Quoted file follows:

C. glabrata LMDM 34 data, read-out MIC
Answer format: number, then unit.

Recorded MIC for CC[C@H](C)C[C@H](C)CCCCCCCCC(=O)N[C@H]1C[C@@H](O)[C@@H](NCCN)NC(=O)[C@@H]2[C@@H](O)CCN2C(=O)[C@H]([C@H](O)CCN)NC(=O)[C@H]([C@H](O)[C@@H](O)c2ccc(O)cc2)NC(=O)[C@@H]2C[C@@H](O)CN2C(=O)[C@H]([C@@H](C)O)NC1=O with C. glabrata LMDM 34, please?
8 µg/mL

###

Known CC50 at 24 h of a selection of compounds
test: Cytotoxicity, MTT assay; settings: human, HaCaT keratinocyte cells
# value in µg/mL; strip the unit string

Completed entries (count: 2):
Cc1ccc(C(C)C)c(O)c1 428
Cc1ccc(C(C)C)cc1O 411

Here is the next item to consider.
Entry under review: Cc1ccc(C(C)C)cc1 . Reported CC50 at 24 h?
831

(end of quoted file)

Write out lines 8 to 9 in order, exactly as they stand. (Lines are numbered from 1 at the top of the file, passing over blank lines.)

# value in µg/mL; strip the unit string

Completed entries (count: 2):